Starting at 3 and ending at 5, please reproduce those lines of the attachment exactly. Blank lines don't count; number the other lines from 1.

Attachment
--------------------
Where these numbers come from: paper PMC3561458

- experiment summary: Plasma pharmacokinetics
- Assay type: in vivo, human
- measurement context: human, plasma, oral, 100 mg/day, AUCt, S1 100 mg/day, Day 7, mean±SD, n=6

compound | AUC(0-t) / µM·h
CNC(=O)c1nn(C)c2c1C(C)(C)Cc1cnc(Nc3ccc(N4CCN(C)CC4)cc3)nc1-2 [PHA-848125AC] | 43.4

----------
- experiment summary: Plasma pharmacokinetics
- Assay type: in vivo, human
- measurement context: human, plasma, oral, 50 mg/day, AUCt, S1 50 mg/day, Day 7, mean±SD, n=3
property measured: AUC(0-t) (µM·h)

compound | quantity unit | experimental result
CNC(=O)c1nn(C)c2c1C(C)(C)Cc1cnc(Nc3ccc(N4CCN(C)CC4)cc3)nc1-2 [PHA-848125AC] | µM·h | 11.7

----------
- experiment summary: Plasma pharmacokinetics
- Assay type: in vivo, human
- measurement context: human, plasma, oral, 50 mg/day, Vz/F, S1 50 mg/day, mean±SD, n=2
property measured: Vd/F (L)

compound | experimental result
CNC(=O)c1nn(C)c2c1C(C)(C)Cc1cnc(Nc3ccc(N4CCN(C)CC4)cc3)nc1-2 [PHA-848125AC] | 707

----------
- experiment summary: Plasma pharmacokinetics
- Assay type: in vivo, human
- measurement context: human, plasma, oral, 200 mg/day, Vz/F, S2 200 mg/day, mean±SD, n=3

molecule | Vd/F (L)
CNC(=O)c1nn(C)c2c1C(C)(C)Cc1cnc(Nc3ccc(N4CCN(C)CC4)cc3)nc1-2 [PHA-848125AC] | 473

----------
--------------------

- Assay type: in vivo, human
- measurement context: human, plasma, oral, 100 mg/day, AUCt, S1 100 mg/day, Day 7, mean±SD, n=6

compound | AUC(0-t) / µM·h